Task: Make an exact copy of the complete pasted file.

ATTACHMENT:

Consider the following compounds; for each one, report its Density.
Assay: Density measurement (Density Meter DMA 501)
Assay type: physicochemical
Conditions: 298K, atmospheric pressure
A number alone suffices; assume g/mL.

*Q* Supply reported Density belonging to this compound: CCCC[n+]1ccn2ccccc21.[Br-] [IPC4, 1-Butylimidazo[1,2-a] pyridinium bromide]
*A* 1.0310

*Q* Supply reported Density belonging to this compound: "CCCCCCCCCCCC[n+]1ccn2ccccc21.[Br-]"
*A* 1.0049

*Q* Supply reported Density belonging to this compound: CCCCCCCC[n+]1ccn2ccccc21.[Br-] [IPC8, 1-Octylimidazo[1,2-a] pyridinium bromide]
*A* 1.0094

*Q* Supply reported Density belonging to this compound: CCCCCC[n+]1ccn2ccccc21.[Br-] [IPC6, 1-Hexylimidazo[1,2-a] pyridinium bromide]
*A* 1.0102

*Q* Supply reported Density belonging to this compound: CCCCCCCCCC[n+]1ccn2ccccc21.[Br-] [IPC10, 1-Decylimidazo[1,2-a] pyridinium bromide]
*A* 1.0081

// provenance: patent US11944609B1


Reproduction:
Consider the following compounds; for each one, report its Density.
Assay: Density measurement (Density Meter DMA 501)
Assay type: physicochemical
Conditions: 298K, atmospheric pressure
A number alone suffices; assume g/mL.

*Q* Supply reported Density belonging to this compound: CCCC[n+]1ccn2ccccc21.[Br-] [IPC4, 1-Butylimidazo[1,2-a] pyridinium bromide]
*A* 1.0310

*Q* Supply reported Density belonging to this compound: "CCCCCCCCCCCC[n+]1ccn2ccccc21.[Br-]"
*A* 1.0049

*Q* Supply reported Density belonging to this compound: CCCCCCCC[n+]1ccn2ccccc21.[Br-] [IPC8, 1-Octylimidazo[1,2-a] pyridinium bromide]
*A* 1.0094

*Q* Supply reported Density belonging to this compound: CCCCCC[n+]1ccn2ccccc21.[Br-] [IPC6, 1-Hexylimidazo[1,2-a] pyridinium bromide]
*A* 1.0102

*Q* Supply reported Density belonging to this compound: CCCCCCCCCC[n+]1ccn2ccccc21.[Br-] [IPC10, 1-Decylimidazo[1,2-a] pyridinium bromide]
*A* 1.0081

// provenance: patent US11944609B1